Learning Abatement Costs: On the Dynamics of Optimal Regulation of Experience Goods
AbstractWe study the introduction of new technologies when their costs are subject to idiosyncratic uncertainty and can only be fully learned through individual experience. We set up a dynamic model of clean experience goods that replace old polluting consumption options and show how optimal regulation evolves over time. In our base setting where social and private learning incentives coincide, the optimal tax of the polluting consumption is increasing over time. However, if social and private learning incentives diverge, we show that it will be optimal to temporarily increase the tax rate beyond net marginal external damages to induce optimal learning, before reducing the tax rate to the steady-state level. Alternatively, one needs to complement the tax by subsidies for first-time users which will be phased out over time. Similar results apply if consumers have biased expectations. We therefore give a rationale for introductory subsidies of new, clean technologies and non-monotonic tax paths from a perspective of consumer learning.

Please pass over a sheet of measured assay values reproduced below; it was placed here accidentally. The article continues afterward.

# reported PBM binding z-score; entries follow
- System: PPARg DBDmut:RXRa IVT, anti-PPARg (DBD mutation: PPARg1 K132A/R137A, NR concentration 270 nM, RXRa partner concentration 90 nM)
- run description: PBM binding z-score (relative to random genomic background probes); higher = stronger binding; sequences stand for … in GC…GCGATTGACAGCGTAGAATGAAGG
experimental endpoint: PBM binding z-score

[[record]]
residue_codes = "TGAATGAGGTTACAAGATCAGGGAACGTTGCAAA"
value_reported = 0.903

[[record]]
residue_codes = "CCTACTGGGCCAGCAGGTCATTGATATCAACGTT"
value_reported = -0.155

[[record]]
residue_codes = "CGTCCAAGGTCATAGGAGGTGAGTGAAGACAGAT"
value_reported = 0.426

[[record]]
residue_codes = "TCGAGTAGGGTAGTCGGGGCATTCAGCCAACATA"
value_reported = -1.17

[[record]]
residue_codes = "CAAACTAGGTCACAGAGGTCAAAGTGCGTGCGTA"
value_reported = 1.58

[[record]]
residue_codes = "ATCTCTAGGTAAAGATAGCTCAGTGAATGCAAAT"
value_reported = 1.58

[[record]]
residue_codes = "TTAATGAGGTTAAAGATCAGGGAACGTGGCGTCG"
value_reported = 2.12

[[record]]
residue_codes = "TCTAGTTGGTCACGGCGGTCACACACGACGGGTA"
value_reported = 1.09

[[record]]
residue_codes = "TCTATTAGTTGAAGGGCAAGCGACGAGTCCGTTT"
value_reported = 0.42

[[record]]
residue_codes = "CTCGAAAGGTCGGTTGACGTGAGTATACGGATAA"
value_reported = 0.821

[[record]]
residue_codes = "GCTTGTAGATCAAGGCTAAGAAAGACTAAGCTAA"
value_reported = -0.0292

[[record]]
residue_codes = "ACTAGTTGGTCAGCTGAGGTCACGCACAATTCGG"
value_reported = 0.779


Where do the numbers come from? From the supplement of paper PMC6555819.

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Bibliographic InfoPaper provided by CESifo Group Munich in its series CESifo Working Paper Series with number 4058.
Date of creation: 2012
Date of revision:
experience goods; dynamic regulation; learning by doing; new technology; externalities; pollution;
Find related papers by JEL classification:
- D82 - Microeconomics - - Information, Knowledge, and Uncertainty - - - Asymmetric and Private Information; Mechanism Design
- L51 - Industrial Organization - - Regulation and Industrial Policy - - - Economics of Regulation
- H21 - Public Economics - - Taxation, Subsidies, and Revenue - - - Efficiency; Optimal Taxation
- H23 - Public Economics - - Taxation, Subsidies, and Revenue - - - Externalities; Redistributive Effects; Environmental Taxes and Subsidies
- Q52 - Agricultural and Natural Resource Economics; Environmental and Ecological Economics - - Environmental Economics - - - Pollution Control Costs; Distributional Effects; Employment Effects
- Q55 - Agricultural and Natural Resource Economics; Environmental and Ecological Economics - - Environmental Economics - - - Environmental Economics: Technological Innovation
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